Advocates of open access say it's cruel and wrongheaded to deny undocumented students higher education and an opportunity to obtain legal status. They argue that these students would ultimately pay more taxes and make greater contributions as professionals and citizens. Jacqueline, a native of Mexico who has lived in North Carolina since she was 8, says undocumented students like her should not be punished for their parents' actions. "So unless they literally kick me out," the 20-year-old says, referring to the pending decision by the community colleges, "I won't leave." Jacqueline says she wants to become a teacher one day and help immigrants learn English. Graig Meyer, who heads a mentoring program for students in the area and has taken Jacqueline under his wing, says: "We have a huge teacher shortage in the state. And [Jacqueline] is exactly the type of student we should be encouraging to go to school."
While an overall crackdown on illegal immigrants in North Carolina has caused some families to flee the state, undocumented students there and elsewhere say they have no intention of returning to their birth countries. Mark, a native of the Philippines who has lived in rural Illinois and California since the age of 5, has grown up a typical American teenager. He listens to the Red Hot Chili Peppers and roots for the St. Louis Cardinals. "English is the only language I speak," says the 25-year-old, who lost legal status after overstaying his visa. "I couldn't see myself ever going back."
Like other illegal students, Mark lives in a state of limbo. He's working to pay for community college classes while waiting for Congress or the courts to take action. To raise awareness about their plight, Mark and other "Dreamers," as undocumented students call themselves because of their hope for Dream Act legislation, have sent letters and made calls to members of Congress. They have also forged strong communities online, where they tell their stories and sometimes raise money for their education.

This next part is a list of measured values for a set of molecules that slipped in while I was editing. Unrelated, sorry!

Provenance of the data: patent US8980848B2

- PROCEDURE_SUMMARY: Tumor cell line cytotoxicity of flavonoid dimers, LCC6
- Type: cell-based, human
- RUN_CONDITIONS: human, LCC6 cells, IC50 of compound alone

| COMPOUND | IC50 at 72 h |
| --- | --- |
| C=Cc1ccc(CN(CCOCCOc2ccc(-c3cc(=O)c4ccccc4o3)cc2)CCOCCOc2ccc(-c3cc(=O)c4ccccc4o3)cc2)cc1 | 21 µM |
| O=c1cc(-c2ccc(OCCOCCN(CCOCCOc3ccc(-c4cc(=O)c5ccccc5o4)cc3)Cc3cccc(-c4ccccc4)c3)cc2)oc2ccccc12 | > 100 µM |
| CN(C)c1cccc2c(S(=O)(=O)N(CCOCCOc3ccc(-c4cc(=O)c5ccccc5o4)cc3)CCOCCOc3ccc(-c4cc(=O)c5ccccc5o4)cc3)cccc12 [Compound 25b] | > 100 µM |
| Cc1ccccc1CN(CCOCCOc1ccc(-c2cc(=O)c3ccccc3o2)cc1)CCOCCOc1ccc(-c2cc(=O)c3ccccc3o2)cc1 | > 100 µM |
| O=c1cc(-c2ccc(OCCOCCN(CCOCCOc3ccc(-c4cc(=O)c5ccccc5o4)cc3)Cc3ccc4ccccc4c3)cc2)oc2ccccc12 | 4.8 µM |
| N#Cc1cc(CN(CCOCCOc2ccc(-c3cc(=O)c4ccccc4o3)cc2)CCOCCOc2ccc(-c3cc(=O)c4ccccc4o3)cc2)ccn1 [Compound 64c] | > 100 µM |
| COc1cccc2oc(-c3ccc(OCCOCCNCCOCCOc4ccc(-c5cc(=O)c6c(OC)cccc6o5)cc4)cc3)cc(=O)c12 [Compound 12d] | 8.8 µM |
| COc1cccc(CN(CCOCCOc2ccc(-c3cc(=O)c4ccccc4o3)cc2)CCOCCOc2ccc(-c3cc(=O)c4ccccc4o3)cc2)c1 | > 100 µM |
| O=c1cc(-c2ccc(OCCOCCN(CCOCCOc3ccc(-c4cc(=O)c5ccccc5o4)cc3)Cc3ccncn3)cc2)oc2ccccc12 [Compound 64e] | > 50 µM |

Facing uncertainty about how their citizenship status will affect their chances of getting a job, some undocumented students currently enrolled in higher education are staying in school longer and, in some cases, pursuing postgraduate degrees. Preshika, a 23-year-old undocumented immigrant from Fiji who lives in the San Francisco Bay Area, is considering law school while she waits for a green card. In Cali-fornia, she and other graduates of the state's high schools are exempt from paying the steep out-of-state tuition fees that would otherwise discourage many of them from going to college. She already has two degrees: a bachelor's in political science and a master's in international relations.
Tuition lawsuit. But California and other states are now under heavy pressure to repeal in-state tuition benefits for illegal immigrants. Kris Kobach, a law professor at the University of Missouri-Kansas City, represents a group of students who are suing California. Their suit alleges that California is violating a 1996 federal law that prohibits states from favoring illegal immigrants over U.S. citizens. California's tuition rate for out-of-state students is about four times the in-state tuition that undocumented students living there are eligible to receive. According to Kobach's calculations, California taxpayers spend $200 million every year to subsidize the in-state tuition of an estimated 25,000 undocumented students enrolled in the state's public colleges. A judgment in favor of Kobach and his clients might force California to reimburse out-of-state students and drop its in-state tuition policy for illegal immigrants. An appeals court is expected to issue an opinion on the matter soon.
Zan Brennan, the mother of a 2005 graduate of the University of Kansas, says it's an outrage that illegal immigrants in states like California and Kansas can claim in-state tuition while U.S. citizens from neighboring states must pay higher fees. In 2005, her daughter, Brigette, unsuccessfully sued Kansas after being told she would have to pay out-of-state tuition even though she went to a Kansas high school. The reason: Her family lived on the other side of the state border, in Kansas City, Mo.
Cecylia, the undocumented student from Poland, remains hopeful that a new president and federal lawmakers will support a pathway for students like her to become legal residents. Her professors have encouraged her to pursue graduate school. But Cecylia shows little enthusiasm for the idea. For her, graduation day could be bittersweet.